From  this perspective, one can see why the  theory of karma  is still relevant. It is  relevant  because  it refers to basic  nature of  human mind. The basic  fact , that  we often  overlook , is that  human  nature  has not changed.  What  has changed  is its mode of  expressions.  Every  age finds its own  way of expressing  itself.  If it was scriptures  and theory of  karma  in ancient times  ,  it is science and  jurisprudence  in present  times.  The common link in all these ages is the constancy  of human nature. This is  true of not only  religious  texts , but  also  of all forms of  art.  A great writer finds her/his readers several  centuries  later. This is  again  because of  constancy of human nature.  Today  ,  we can identify ourselves with  the pathos of Greek tragedies  because  we share the emotions  experienced by those  characters  at a very  fundamental  level.  Similarly,  when Goethe was overwhelmed  with joy after  reading  “Abhigyan Shakuntal “ , it was the  same  constancy  of  human nature.  The credit  , of course , goes to the  genius of the  writers who could  express human  predicament  in such universal terms  but  the underlying  fact is that  human  nature  has not changed.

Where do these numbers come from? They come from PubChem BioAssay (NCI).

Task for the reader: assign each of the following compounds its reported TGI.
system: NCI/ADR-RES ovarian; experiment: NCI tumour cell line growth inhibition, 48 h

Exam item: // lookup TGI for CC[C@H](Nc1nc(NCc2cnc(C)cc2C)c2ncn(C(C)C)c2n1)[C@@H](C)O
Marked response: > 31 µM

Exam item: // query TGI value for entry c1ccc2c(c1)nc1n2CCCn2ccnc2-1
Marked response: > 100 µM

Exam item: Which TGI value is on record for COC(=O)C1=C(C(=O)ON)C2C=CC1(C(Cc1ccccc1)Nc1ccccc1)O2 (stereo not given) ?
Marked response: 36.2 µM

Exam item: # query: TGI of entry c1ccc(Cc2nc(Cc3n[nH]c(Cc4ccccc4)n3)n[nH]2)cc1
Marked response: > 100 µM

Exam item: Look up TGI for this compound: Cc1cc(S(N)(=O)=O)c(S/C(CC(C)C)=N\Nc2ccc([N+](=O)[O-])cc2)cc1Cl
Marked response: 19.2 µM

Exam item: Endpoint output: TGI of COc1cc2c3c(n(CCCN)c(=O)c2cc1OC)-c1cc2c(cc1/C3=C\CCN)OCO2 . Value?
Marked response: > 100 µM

Therefore one is tempted to view the  theory of  karma  as a psychological  theory .  In a sense , this is  true.  However  ,  there is a  possibility that  the  theory of  karma  is something  more than  that.  This  brings me to the  last point  that  I  wish to  make. The theory of  karma  hints at  something  deeper than its mere psychological  efficacy. It suggests that  the notion of  karma  is at par with  physical  actions.  By postulating  such an  equivalence  ,  the theory of  karma  is suggesting that  realm  in which  human  mind  exists is the same as the realm in which  physical  objects  exist. In other words , the whole  universe is  one single  entity. Human mind  is entwined  with  material  universe. The  science , however, does not  agree with  this possibility.This is  because  science  began by separating mind from the matter. I would  want all of you to think about  this  difference between  science and  the theory of  karma.  I think both paradigms  are only partly correct.  I am not sure  how to  reconcile  both.

          With this  observations  , I would  conclude my series of  blogs on the  theory of  karma.  In my  next  blog  ,  I  would  focus on  my second novel  which is  half way through.